“Why can’t I hit the red zone like so many others who I see post their workout data?” We hear it all the time. It’s a fair question. I would want to know if I were you, because it feels like such an accomplishment. Like you’re really killin’ it, right!? So, cool, let’s talk about it.
When you’re tracking your heart rate using an app or a wearable, Red Zone means your heart rate spikes to over 90% its max number of beats in a minute (that’s called your maximum heart rate [MHR]). It means you’re pushing it hard! Most often the reasons you’d take on this tortuous feat is simple: it increases cardio capacity, strengthens your heart (which in turn reduces your resting heart rate, so while at rest your heart doesn’t have to work as hard to carry oxygen around that body of yours), and it really just helps you take your fitness to the next level.
If you are not seeing the red zone and you’re trying to get there, there could be a few things going on:
1) Maybe your body is too tired from other things you’ve been up to (like yesterday’s HIIT workout) to be able to push to the levels you need to increase your HR that high.
2) Maybe you actually are pushing hard enough and you are in the red, but the tool you’re using is not accurately measuring. To check this, I suggest doing a manual resting heart rate check to see if your monitor is using the right RHR and/or MHR. You can also see if the tool you’re using matches up with the 1-10 RPE (Rate of Perceived Exertion) Scale, where 1 is all day long and 10 is to the point where you can’t go on, you have to stop and stop right then or very soon.
3) You might have bradycardia, a condition that causes a lower than usual heart rate. If you suspect this, you should tell your doctor.
4) And for number 4… maybe you truly are not pushing as hard as it takes to get to the red zone. Sorry, but ya might not be!
The only one of the above I can really talk to when it comes to the next question is #4. How do you know if you truly are in the red zone? Well, you’ll be mouth only breathing, borderline gasping, and you won’t be able to continue at that intensity for more than a minute or two, maybe less. I mean in your workout only about 25% max is probably the most amount of time you’d REALLY be in the red zone. If you’re seeing more than that… you probably need to check your tracking device unless you just had a change, like you usually workout hard, but you went on a trip in the mountains for 2 weeks where you didn’t workout much, then came back and took one of my Spin® Sculpt classes. Then you might see more red than usual. 🙂 Be careful with that though, because if you truly stay in the red too long during your workouts, you might burn muscle, not fat. You do NOT want that. You work too hard for that pretty muscle. And always just stop if you feel light-headed or nauseous – you’ve taken it too far.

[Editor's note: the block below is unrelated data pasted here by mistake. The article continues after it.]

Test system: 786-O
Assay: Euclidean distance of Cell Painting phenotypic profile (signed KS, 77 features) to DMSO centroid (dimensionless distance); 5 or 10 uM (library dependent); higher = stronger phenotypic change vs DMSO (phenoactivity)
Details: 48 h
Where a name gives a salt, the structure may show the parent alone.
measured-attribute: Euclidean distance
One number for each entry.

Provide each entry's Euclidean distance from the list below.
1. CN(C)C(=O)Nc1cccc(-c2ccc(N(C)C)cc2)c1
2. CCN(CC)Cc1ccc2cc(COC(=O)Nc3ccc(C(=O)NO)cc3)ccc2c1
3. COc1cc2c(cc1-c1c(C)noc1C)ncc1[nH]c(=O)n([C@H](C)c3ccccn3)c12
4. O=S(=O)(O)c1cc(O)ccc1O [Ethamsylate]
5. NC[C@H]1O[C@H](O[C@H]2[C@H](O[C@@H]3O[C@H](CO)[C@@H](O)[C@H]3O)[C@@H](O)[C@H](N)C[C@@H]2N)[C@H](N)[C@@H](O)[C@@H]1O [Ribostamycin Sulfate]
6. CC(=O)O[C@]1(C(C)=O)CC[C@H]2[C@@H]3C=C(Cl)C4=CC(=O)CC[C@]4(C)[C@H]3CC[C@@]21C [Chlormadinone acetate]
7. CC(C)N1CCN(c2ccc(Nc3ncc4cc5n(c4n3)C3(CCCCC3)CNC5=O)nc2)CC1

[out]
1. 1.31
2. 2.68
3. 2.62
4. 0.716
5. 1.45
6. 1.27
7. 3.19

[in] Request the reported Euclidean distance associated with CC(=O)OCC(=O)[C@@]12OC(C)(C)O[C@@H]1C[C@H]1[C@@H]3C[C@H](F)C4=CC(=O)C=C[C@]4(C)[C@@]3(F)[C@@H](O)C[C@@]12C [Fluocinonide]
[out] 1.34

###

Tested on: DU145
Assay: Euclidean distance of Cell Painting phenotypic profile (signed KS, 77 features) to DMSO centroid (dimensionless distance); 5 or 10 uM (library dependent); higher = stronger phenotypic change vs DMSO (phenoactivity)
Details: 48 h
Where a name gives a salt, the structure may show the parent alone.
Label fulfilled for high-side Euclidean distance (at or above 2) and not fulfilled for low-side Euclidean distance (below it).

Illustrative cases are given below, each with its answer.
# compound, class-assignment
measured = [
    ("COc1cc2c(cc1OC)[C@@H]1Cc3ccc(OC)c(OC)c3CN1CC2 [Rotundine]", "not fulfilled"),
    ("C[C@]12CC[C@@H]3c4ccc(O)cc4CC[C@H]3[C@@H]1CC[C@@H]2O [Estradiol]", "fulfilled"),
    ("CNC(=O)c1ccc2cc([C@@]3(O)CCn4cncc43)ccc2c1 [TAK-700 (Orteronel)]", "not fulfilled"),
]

But what can you do to hit that red zone on the Spinning® bike in the ways that do make you healthier if you are case 4 above? Play with things to figure it out! For me, I learned it was about heavy resistance on the Spin® bike. Speed alone did not do it for me. I need to crank that dial and dig down deep and grind until I start to feel a tingle as the air crushes in and out of my lungs. It hurts… but hurts so good. Should be like a bee sting though… just a quick sting then I stop and recover (which is so important before you try to spike it again by the way – remember that rest periods are as equally important as the high-intensity pushes), and go again. Maybe for you it’s speed though, or transition in and out of the saddle. If you are case 4, something will work, just keep trying.
Last thing, the more fit you are, the harder it is to hit the red. So, give yourself a high-5 if you are feeling that. You’ve decreased your RHR. Nice job. And at Studio SWEAT onDemand and Studio SWEAT, we’ve got the trainers and we’ve got the classes to help you hit that red zone, you just gotta bring the heat! Git it.